Again, if what Harry Reid said wasn't racist--and the malcontent says it wasn't--then how is it he believes the Democratic party is giving Reid a pass?
Each of these Democrats made foolish statements involving race. But I think that to varying degrees, they all fall into the same "racial, not racist" soup as Reid and Lott, above.
Now, let's talk about Robert Byrd the Democrat KKK member. Using your logic, all Democrats who ever complimented Byrd obviously approved of his KKK membership and by extionsion the lynching of blacks that the KKK did.
Byrd (and Thurmond, above) are a different story... They most certainly WERE racists, back when it was far more acceptable to be so than it ever should've been. I cannot say what was in their hearts, but I'd like to believe that they both saw the error of their ways and renounced their racist beliefs. However, I think that malcontent's argument against whoever "you" is, is flawed. To make an apples to apples comparison to the Thurmond situation, where one could even possibly be implying approval for the KKK or lynching, one would have to compliment Byrd for all the work he did for folks while in that "anti-communist social organization" back in the 1940's. Congratulating Byrd for being the longest serving senator in US history, for example, (or something similarly unrelated to that time or those activities) is a whole other kettle of fish.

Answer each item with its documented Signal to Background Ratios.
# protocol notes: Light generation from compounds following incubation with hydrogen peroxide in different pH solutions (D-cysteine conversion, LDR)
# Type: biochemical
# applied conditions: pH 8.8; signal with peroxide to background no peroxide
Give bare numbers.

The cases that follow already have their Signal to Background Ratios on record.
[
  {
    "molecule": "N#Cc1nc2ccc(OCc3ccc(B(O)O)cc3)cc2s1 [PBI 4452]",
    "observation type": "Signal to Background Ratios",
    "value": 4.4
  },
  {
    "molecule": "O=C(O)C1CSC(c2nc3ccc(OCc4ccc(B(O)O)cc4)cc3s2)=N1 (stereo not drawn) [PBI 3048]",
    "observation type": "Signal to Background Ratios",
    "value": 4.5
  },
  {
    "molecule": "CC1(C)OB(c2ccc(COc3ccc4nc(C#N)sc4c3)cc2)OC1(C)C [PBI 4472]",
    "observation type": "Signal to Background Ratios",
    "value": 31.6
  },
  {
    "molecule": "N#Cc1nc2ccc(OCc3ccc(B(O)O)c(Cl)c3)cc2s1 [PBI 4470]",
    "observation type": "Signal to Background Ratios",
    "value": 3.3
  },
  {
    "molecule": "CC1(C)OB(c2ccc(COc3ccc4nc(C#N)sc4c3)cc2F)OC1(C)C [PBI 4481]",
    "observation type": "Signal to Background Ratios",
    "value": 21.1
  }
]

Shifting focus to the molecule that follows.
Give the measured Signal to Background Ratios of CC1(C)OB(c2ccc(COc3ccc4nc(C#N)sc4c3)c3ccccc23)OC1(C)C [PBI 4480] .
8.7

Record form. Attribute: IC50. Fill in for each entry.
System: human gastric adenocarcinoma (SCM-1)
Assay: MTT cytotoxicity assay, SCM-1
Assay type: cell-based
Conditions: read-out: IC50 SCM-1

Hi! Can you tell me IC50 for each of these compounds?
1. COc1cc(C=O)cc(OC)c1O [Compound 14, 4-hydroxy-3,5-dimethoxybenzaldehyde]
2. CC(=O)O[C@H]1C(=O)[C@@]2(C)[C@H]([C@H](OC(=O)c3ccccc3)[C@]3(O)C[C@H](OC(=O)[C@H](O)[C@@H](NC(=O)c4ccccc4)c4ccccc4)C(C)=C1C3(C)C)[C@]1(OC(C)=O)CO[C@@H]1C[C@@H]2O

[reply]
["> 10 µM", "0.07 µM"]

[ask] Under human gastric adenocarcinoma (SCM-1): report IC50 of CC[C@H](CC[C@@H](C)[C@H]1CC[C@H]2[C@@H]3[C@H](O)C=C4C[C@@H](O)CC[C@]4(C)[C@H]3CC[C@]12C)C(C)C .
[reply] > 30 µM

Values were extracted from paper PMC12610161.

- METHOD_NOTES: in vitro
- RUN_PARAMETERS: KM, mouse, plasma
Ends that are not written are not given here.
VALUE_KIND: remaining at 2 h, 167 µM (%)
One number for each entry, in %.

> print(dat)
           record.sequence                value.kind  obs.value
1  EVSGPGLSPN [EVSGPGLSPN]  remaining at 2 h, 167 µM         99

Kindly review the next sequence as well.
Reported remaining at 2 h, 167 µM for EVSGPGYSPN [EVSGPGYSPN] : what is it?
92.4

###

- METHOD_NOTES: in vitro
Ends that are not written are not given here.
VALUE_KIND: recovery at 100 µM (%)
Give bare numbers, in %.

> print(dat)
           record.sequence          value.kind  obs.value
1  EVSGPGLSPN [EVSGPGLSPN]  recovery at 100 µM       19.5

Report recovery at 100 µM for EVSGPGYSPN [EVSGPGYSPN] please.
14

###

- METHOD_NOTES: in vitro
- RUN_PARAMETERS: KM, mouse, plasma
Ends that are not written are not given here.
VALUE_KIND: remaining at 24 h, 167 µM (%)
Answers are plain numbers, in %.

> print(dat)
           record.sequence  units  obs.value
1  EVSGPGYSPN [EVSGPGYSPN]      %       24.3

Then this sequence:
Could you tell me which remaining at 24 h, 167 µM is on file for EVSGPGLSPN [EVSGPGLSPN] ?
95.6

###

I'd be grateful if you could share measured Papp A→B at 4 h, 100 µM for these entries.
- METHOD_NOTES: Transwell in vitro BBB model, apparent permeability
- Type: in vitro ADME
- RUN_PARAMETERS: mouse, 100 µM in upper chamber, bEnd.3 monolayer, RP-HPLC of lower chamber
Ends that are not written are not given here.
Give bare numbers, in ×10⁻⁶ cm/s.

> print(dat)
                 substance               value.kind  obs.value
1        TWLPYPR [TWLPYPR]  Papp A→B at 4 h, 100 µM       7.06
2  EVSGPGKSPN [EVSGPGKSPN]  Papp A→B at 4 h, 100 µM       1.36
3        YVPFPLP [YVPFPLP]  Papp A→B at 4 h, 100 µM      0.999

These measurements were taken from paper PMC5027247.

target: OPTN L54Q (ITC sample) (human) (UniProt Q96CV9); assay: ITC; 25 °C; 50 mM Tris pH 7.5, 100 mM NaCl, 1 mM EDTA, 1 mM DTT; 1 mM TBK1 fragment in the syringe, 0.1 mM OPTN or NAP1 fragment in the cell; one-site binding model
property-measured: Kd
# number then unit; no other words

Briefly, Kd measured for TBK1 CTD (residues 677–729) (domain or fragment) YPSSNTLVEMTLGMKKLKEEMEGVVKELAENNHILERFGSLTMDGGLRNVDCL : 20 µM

Previous commentary on similar subjects:
Angie Harmon plays the race card 3/31/09
Racist Music Just a Download Away on Mainstream Music Sites 2/25/09
Free Speech, Imus, and the Free Market 4/26/07
Black Caucus: Whites Not Allowed 1/31/07
I'm working on a piece on another blog that discusses race, racism, and bigotry. When it's complete, (or should I have any additional thoughts or links) I'll update, below.